I am now eagerly waiting to return soon to feast on their new Summer Menu in its entirety.

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This is Wagyu beef rice elevated to epic status with foie gras and a flurry of green pea snow.
I loved how rich the grains of rice tasted and although I’m not too fond of peas generally, this was an exception as the preparation style was unique, and it complemented the meatiness in the dish.
At the end of the night, quite a number in our group of diners chose this as their favourite from the multi-course Gastronomic Menu Chef Aitor had prepared for us.

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Slippery and springy, these thick noodles are of a different species altogether. And I mean that quite literally as they are made from the skin of swine. Thus explaining the firm gelatinous texture and porky flavour. Chef Aitor serves his “pork noodles” with a juicy chunk of abalone and kabura (a type of Japanese turnip) in a light but richly flavoured broth of Jamon bone and pepper, poured on only in front of you. Once you give things a stir, a vibrant purple rushes up, colouring the contents of the small bowl. That’s from the dried beetroot lying in wait at the bottom.
I adored this dish. It’s easily one of my top three picks from the Gastronomic Menu at Iggy’s. My only complaint would be there was not enough (but I’m greedy like that 😂😂).
Anyway, if you are keen to try, please note this menu requires a group of at least 6 pax, and a few days’ advance notice as several of its dishes need a lot of preparation time.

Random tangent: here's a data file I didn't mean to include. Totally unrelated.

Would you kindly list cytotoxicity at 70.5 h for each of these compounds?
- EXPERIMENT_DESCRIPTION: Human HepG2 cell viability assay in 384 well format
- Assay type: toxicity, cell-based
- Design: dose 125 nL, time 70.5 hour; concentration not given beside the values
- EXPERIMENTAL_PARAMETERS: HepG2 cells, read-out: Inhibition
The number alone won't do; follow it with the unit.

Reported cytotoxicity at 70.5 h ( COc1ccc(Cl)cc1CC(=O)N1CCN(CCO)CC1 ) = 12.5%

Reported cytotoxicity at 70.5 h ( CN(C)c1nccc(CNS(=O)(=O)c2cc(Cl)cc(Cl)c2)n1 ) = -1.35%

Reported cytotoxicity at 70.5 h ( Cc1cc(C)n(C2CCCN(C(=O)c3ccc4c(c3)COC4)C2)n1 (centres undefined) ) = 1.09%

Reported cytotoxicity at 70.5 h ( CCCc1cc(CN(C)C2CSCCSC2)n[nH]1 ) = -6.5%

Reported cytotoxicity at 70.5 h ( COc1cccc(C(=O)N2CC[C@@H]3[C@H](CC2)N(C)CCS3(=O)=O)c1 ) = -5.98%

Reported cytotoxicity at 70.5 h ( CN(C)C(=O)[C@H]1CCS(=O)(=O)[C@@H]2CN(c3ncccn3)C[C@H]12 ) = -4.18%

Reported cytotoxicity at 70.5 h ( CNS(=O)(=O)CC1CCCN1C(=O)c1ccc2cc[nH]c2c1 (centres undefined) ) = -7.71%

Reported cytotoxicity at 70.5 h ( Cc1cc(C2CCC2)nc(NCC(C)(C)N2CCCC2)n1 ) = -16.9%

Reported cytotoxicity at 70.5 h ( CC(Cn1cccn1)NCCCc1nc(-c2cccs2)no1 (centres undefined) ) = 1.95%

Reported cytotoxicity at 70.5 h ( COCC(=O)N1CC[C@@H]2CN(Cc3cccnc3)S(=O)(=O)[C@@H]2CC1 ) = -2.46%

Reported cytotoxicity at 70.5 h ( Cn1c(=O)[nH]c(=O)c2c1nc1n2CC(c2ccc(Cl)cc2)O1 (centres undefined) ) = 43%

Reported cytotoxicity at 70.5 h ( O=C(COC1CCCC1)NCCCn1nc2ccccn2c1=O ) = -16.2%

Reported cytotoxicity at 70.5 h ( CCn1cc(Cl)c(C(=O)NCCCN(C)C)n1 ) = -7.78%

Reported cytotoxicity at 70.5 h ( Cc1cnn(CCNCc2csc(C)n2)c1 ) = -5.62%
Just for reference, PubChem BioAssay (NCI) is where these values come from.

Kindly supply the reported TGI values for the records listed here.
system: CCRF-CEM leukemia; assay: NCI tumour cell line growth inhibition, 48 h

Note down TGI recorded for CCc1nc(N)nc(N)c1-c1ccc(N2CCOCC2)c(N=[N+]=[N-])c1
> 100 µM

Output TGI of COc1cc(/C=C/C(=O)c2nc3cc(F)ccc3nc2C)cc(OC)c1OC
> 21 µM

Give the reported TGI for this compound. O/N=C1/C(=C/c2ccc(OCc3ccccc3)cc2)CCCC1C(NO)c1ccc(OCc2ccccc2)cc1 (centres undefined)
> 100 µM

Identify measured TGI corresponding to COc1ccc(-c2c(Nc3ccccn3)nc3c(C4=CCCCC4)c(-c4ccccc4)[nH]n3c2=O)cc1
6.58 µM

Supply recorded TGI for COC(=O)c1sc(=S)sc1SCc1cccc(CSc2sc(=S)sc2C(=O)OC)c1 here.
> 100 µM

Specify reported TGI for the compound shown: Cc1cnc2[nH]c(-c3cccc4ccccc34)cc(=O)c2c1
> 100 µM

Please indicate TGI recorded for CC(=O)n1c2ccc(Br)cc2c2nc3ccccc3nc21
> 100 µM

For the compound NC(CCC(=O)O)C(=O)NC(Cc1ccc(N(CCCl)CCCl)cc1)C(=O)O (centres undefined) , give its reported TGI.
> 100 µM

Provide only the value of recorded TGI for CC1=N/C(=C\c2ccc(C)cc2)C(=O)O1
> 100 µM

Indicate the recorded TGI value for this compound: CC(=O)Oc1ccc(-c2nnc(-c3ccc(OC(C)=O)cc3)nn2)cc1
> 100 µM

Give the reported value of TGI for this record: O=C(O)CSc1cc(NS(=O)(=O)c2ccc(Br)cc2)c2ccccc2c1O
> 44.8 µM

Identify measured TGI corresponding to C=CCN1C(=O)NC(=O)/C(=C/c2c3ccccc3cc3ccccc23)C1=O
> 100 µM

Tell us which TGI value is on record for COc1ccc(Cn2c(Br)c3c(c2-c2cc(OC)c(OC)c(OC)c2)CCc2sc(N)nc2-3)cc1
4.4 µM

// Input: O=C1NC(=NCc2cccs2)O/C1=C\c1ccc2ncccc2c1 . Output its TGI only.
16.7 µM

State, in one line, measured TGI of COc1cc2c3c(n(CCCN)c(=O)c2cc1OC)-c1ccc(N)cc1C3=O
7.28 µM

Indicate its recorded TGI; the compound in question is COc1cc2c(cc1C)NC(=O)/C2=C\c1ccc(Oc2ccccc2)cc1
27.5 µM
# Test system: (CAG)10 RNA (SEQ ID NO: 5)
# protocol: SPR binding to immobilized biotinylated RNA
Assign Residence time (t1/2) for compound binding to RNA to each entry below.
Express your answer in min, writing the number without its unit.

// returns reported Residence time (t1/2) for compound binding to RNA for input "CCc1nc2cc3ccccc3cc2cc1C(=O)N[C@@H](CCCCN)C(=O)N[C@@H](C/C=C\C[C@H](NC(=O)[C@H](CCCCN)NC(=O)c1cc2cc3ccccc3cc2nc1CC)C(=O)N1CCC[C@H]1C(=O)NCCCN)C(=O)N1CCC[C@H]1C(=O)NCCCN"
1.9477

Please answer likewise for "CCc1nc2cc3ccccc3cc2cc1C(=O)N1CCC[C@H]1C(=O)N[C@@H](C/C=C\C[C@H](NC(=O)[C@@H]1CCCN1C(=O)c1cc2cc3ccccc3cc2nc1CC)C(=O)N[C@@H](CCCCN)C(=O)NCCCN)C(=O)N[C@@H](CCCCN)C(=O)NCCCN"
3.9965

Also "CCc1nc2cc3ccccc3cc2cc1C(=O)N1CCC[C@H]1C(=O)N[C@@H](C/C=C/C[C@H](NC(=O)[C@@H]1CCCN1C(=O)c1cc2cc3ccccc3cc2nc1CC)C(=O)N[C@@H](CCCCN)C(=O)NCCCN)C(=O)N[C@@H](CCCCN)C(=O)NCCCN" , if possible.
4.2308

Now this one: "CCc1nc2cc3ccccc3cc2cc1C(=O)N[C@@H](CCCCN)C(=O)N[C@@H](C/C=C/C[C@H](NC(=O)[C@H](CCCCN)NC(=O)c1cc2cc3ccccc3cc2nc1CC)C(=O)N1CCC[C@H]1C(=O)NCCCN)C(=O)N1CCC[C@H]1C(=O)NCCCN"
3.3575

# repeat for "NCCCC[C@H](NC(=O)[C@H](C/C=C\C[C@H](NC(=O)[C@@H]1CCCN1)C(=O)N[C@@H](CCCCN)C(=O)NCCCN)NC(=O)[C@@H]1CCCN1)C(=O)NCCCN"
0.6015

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Sending a shiver of pleasure through me was this triumvirate of aburi Toriyama Wagyu, Kaluga Queen caviar and an ultra-light rice cracker.
Individually, the beef and caviar were formidable: the former was all melt-in-the-mouth outright sexiness while the latter pulled unsuspecting victims into the depths of creamy oceanic sensuousness. Placed together on the pristine white stage of crunch, I felt their duet drown out my surroundings with one bite. For that brief moment in time, reality fell away as my senses got pulled in. I was so very joyfully lost.
And now you know why it’s my favourite of the three marvelous snacks that preceded our Basque-inspired gastronomic menu proper.

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That’s cocktail hour right there, condensed into a quivering sphere.
With careful lifting, the caipirinha encased in the thinnest transparent skin and the slightly bitter, peppery shiso leaf upon which it rested, made it to my mouth safely (I am quite the klutz so it’s no mean feat). When the lightest pressure was applied, an explosion took place, flooding my mouth instantly in the cool, refreshing alcoholic liquid. I love how chewing the shiso leaf at the same time made this familiar drink so much more interesting.

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One of the dinner courses we had not too long ago was this very sizeable serving of “Foie Gras Torchon” which is something similar to a terrine but shaped and cooked slightly differently.
Woven through it were trails of coarsely-ground Kampot pepper from Cambodia, regarded by many chefs around the world as the best due to its complex and fragrant character.
I like that the thick disc of heavy, smooth foie gras was served with a slice of toasted milk bread. The lightness of it helped to offset the rich, dense creaminess of the peppery foie gras.

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These exquisite beauties were another of the delectable snacks from our dinner at CURE.
Cradled in the thin, crisp tart was beef tartare mixed with some Chinese celery mayo. Not that any of it was visible as purple sorrel was strewn across the top. The fresh herb didn’t merely prettify things but introduced a bright lemon flavour to each bite. We loved it.

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Can't cook to save my life but boy, can I eat! 😄 (I pay for all my meals unless otherwise stated)